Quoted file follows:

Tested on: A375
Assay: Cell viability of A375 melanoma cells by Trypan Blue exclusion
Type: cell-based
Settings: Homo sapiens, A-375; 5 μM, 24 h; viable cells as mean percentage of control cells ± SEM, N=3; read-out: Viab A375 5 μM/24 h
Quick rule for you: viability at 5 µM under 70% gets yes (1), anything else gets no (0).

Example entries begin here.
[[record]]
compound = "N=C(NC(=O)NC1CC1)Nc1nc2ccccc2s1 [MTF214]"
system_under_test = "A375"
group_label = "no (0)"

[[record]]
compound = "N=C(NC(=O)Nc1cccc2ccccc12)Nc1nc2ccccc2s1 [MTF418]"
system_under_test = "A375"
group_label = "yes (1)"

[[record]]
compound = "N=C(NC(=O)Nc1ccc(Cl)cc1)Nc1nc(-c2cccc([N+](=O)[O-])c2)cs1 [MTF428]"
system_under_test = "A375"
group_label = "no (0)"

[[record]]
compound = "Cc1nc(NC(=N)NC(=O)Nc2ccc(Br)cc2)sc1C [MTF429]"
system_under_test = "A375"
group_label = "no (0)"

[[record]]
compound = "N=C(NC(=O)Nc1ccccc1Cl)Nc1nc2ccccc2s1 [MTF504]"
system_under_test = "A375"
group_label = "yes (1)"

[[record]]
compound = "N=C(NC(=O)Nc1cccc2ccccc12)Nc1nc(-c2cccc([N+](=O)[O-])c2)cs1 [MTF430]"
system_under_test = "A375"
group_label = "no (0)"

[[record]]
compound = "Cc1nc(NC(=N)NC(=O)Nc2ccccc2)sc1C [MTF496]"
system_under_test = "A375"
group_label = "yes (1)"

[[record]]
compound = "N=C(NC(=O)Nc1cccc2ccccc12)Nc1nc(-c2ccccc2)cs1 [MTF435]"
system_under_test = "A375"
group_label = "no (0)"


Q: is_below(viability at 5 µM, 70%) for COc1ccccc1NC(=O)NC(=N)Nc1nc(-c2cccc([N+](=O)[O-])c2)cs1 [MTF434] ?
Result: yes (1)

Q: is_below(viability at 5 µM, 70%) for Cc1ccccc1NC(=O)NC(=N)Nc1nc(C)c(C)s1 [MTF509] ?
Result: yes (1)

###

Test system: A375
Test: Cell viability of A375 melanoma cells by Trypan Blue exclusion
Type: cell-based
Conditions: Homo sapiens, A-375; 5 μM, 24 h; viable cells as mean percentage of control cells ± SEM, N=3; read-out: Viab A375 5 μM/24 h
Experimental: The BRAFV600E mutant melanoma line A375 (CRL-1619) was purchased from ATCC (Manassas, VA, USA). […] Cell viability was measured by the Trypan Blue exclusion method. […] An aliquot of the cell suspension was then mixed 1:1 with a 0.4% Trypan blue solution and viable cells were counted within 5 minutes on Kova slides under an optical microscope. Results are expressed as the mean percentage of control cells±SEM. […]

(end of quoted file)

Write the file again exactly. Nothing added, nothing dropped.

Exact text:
Tested on: A375
Assay: Cell viability of A375 melanoma cells by Trypan Blue exclusion
Type: cell-based
Settings: Homo sapiens, A-375; 5 μM, 24 h; viable cells as mean percentage of control cells ± SEM, N=3; read-out: Viab A375 5 μM/24 h
Quick rule for you: viability at 5 µM under 70% gets yes (1), anything else gets no (0).

Example entries begin here.
[[record]]
compound = "N=C(NC(=O)NC1CC1)Nc1nc2ccccc2s1 [MTF214]"
system_under_test = "A375"
group_label = "no (0)"

[[record]]
compound = "N=C(NC(=O)Nc1cccc2ccccc12)Nc1nc2ccccc2s1 [MTF418]"
system_under_test = "A375"
group_label = "yes (1)"

[[record]]
compound = "N=C(NC(=O)Nc1ccc(Cl)cc1)Nc1nc(-c2cccc([N+](=O)[O-])c2)cs1 [MTF428]"
system_under_test = "A375"
group_label = "no (0)"

[[record]]
compound = "Cc1nc(NC(=N)NC(=O)Nc2ccc(Br)cc2)sc1C [MTF429]"
system_under_test = "A375"
group_label = "no (0)"

[[record]]
compound = "N=C(NC(=O)Nc1ccccc1Cl)Nc1nc2ccccc2s1 [MTF504]"
system_under_test = "A375"
group_label = "yes (1)"

[[record]]
compound = "N=C(NC(=O)Nc1cccc2ccccc12)Nc1nc(-c2cccc([N+](=O)[O-])c2)cs1 [MTF430]"
system_under_test = "A375"
group_label = "no (0)"

[[record]]
compound = "Cc1nc(NC(=N)NC(=O)Nc2ccccc2)sc1C [MTF496]"
system_under_test = "A375"
group_label = "yes (1)"

[[record]]
compound = "N=C(NC(=O)Nc1cccc2ccccc12)Nc1nc(-c2ccccc2)cs1 [MTF435]"
system_under_test = "A375"
group_label = "no (0)"


Q: is_below(viability at 5 µM, 70%) for COc1ccccc1NC(=O)NC(=N)Nc1nc(-c2cccc([N+](=O)[O-])c2)cs1 [MTF434] ?
Result: yes (1)

Q: is_below(viability at 5 µM, 70%) for Cc1ccccc1NC(=O)NC(=N)Nc1nc(C)c(C)s1 [MTF509] ?
Result: yes (1)

###

Test system: A375
Test: Cell viability of A375 melanoma cells by Trypan Blue exclusion
Type: cell-based
Conditions: Homo sapiens, A-375; 5 μM, 24 h; viable cells as mean percentage of control cells ± SEM, N=3; read-out: Viab A375 5 μM/24 h
Experimental: The BRAFV600E mutant melanoma line A375 (CRL-1619) was purchased from ATCC (Manassas, VA, USA). […] Cell viability was measured by the Trypan Blue exclusion method. […] An aliquot of the cell suspension was then mixed 1:1 with a 0.4% Trypan blue solution and viable cells were counted within 5 minutes on Kova slides under an optical microscope. Results are expressed as the mean percentage of control cells±SEM. […]